An In-Depth Look at Stratasys’ New Out-of-the-Box 3D Printing Tech
Michael Molitch-Hou posted on October 24, 2016 |
Scott Sevcik, director of manufacturing platform development at Stratasys, gives an in-depth look at...

After the merger with Objet in 2012, Stratasys became a manufacturer of PolyJet 3D printing systems, but the company was already well known for its fused model deposition (FDM) process, with which thermoplastics are extruded within a temperature-controlled box. At the IMTS show this year, however, Stratasys unveiled two new technology demonstrators that represented some out-of-the-box 3D printing processes, both figuratively and literally.

The Infinite-Build 3D Demonstrator removes the sixth side of the typical FDM box and allows massive prints to be manufactured with hypothetically infinite lengths. The Robotic Composite 3D Demonstrator uses a six-axis, industrial robotic arm to extrude composite materials onto a two-axis rotary table in open air, allowing for an automated method for manufacturing composites.

As unusual and unique 3D printing platforms, both 3D demonstrators are a bit difficult to wrap one’s head around for anyone who didn’t make it to IMTS. For this reason, spoke to Scott Sevcik, director of manufacturing platform development at Stratasys, who was able to break the demonstrators down into easy-to-understand pieces.

The Infinite-Build 3D Demonstrator

The Infinite-Build 3D Demonstrator was the result of Stratasys' roughly 10 years of partnership with aerospace giant Boeing. During that time span, Sevcik influenced some of the requirements for future FDM technologies. Building off of Stratasys' largest FDM system, the Fortus 900mc, the company began work on the Infinite-Build over the past several years, with the specific goal of constructing large parts, such as aircraft interior panels and tooling to aid in the manufacturing process.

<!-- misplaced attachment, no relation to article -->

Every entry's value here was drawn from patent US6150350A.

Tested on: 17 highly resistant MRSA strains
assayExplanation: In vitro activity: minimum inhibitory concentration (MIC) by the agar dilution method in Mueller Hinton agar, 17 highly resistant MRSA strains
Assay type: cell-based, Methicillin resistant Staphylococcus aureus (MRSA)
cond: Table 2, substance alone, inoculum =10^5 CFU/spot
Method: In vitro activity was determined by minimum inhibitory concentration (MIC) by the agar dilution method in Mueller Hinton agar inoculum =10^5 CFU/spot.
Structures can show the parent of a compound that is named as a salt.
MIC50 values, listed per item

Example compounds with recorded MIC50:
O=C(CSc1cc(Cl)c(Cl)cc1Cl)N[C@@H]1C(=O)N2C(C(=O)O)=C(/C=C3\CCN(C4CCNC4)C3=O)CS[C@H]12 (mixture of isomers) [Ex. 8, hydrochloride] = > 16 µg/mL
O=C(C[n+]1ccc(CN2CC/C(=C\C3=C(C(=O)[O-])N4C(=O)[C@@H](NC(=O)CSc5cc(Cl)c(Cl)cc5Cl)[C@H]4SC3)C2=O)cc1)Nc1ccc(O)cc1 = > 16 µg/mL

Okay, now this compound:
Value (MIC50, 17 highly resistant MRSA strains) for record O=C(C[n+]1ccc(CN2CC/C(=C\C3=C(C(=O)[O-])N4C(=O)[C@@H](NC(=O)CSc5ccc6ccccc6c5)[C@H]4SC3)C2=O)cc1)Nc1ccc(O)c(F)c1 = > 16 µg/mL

What's fairly clear to anyone who’s read about the Infinite-Build platform is that it takes Stratasys' traditional top-down 3D printing approach and, as Sevcik put it, “turned it on its side.” The build platform is rotated from a horizontal table to become a vertical wall. An extruder then 3D prints onto that wall layer by layer, as the bottom layer extends out into open air indefinitely. Though FDM is turned on its side, Stratasys still refers to the X, Y and Z dimensions of the build in the conventional way, referring to the extended axis as the Zaxis.
Within the oven, a 3D-printed aircraft panel. (Image courtesy of Stratasys/YouTube.)
Within the oven, a 3D-printed aircraft panel. (Image courtesy of Stratasys/YouTube.)

What may be less clear are the specifics of how this technology works. An important element to ensuring a stable printing process is the heated chamber within which the printing takes place. Sevcik described it as an oven, saying, “We have a very highly controlled temperature profile within the oven, the region where the part is being built. As the part grows—as we add additional layers to the part—it extends out of that controlled thermal gradient and is brought out to room temperature. Because we’re building out of that sixth side of the box, we’re able to continue building indefinitely.”

One question that may occur is how the print bed is able to continue its expansion. Sevcik explained that the initial layers are printed onto a flat metal plate with a plastic covering to which the printing material adheres. Once a number of layers have been printed and the platform exits the oven, the metal plate is removed and the part simply continues to be built.

Uniquely, in order to support the print as it extends, the system prints a series of ribs along the bottom surface of the part, which are grabbed and pushed over. “You can think of it as pinching onto this rib and then pulling it further in Z and releasing,” Sevcik said. “We print, we grab those keels again and we move it over, so it's a continuous motion system that we’re actually printing in order to interface with the part as we go.”

To ensure that enormous prints don’t take an enormous amount of time, Stratasys also sped up the rate of deposition with a new miniature screw extruder capable of printing about 10 times as fast as traditional extruders. Unlike the company’s previous extruders, the Infinite-Build extruder relies on plastic pellets instead of filament, refilling its material supply continuously throughout the build. However, the system is flexible so that the extruder can be automatically swapped out for a different toolhead during the process.